7 key questions for the Bears as they head toward training camp

A look at where they stand in some key aspects, including Justin Fields’ development and what this roster still needs.

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Justin Fields is heading into a make-or-break season in 2023.

Justin Fields is heading into a make-or-break season in 2023.

Michael Reaves/Getty Images

As the Bears finish their offseason program and look ahead to training camp next month, here’s a look at where they stand in some key aspects:

How did Justin Fields look during OTAs and the mandatory minicamp?

Promising, but inconsistent, and the problem is the Bears have seen that before. There was nothing particularly alarming, but there also wasn’t anything convincing. And this season demands that Fields be convincing.

What does GM Ryan Poles need to address before Day 1 of training camp?

Defensive end is their biggest need, but Poles can also fill out the depth chart at cornerback and offensive line with some late free-agent signings. The Bears are better at both positions than they were when Poles took the job, but adding veterans for insurance — and potentially upgrades, depending on how they look — would be prudent.

The most promising part of offseason practices was …

DJ Moore being as advertised. Maybe it’s just how starved the Bears are for a high-impact wide receiver, but Moore has looked overwhelming. There’s no doubt he’ll be their No. 1 option in the passing attack.

This concerned me the most about offseason practices …

Wide receiver Chase Claypool missing practices. Coach Matt Eberflus described it as “dealing with a few things” but not a big deal, however he noted that the lost time working with Fields is costly. Claypool is one of the Bears’ biggest wildcards, and they gave up a lot to get him when Poles sent the No. 32 overall pick to the Steelers. He traded for Claypool hoping he’d be a star, and as badly as the Bears want that to happen, there simply hasn’t been evidence that he’s headed that way.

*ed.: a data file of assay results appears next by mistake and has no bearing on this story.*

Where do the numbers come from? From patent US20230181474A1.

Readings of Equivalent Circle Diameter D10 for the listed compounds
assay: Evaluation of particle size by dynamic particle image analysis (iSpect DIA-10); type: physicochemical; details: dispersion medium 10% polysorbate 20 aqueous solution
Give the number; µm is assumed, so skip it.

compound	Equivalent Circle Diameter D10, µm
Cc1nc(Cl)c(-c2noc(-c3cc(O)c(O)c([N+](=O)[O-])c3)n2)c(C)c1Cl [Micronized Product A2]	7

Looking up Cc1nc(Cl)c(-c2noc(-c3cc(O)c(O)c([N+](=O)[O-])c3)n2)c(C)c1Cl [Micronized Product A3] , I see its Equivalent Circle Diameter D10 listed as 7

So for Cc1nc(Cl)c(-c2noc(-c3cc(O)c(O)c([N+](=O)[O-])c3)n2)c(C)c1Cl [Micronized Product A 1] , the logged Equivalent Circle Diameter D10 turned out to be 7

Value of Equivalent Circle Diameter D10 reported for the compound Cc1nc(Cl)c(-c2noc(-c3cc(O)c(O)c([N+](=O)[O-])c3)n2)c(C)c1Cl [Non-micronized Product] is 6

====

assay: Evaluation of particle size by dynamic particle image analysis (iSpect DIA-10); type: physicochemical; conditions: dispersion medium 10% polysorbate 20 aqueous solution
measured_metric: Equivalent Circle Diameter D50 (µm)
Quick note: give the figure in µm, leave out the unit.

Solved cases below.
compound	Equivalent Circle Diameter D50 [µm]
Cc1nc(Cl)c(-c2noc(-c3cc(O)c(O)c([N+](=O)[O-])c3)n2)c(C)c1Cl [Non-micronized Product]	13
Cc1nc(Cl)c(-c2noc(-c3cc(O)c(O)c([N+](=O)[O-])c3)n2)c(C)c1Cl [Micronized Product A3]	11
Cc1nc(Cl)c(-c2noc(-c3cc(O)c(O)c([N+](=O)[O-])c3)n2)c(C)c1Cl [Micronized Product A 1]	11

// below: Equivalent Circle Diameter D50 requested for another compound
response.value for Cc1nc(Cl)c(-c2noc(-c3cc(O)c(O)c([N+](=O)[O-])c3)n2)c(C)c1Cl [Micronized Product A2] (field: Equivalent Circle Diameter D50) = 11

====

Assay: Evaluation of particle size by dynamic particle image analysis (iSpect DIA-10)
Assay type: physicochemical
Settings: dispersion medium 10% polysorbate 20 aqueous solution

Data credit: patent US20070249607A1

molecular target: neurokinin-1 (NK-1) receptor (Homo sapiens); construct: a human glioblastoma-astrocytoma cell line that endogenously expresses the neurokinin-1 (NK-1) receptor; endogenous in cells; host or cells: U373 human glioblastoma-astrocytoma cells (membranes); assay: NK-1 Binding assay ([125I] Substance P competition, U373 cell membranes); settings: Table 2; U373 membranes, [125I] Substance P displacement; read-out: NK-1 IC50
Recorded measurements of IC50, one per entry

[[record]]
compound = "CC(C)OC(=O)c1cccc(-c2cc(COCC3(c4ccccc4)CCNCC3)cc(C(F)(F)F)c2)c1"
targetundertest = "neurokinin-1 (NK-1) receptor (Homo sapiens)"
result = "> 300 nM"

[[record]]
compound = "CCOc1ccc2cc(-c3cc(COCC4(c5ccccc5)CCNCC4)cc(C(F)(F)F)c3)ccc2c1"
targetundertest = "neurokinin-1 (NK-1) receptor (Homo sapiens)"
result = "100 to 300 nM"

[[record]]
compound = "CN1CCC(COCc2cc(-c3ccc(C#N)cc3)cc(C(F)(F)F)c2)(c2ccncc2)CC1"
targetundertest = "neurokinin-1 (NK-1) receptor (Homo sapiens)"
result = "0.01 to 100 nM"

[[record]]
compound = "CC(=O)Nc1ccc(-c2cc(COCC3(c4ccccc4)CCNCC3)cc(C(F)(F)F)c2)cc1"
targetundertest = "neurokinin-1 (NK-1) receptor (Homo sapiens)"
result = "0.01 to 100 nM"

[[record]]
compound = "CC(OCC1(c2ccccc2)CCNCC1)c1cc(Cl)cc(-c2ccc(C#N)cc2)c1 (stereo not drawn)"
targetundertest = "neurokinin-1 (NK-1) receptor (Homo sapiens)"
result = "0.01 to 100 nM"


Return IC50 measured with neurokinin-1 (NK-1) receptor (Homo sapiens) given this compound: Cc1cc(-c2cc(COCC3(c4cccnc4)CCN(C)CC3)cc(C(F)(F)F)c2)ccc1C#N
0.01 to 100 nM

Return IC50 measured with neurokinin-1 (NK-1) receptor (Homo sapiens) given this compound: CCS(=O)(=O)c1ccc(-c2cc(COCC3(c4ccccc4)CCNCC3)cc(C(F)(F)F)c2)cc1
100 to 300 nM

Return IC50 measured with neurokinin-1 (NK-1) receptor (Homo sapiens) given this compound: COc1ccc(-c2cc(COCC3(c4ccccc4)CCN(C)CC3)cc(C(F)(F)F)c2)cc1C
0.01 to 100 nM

The position battle I’m most excited to see during training camp is…

At running back, where Khalil Herbert is not certain to be the No. 1 option. While there isn’t really a depth-chart battle between him and D’Onta Foreman because the Bears will use both of them, as well as rookie Roschon Johnson, there will be competition for playing time. Herbert has been an electric playmaker, but his pass protection has been problematic. Foreman nearly reached 1,000 yards last season and, on a one-year deal at 27, he’s fighting for his career.

What player has the most to gain between now and Week 1?

Wide receiver Darnell Mooney. He was the Bears’ best receiver when Poles and Eberflus arrived, but they’ve added Moore and Claypool since then, and Mooney struggled last season before going down with an ankle injury. It’s imperative that he comes back healthy and makes explosive plays in training camp. Given how much he has impressed Poles, that might be enough to get a contract extension.

Who rules the NFC North now that Aaron Rodgers is gone?

The Lions, for now. They went 9-8 last season and finished second to the Vikings. They’ll probably be a little better this season, which is good enough to rise above the Vikings, Packers and Bears.

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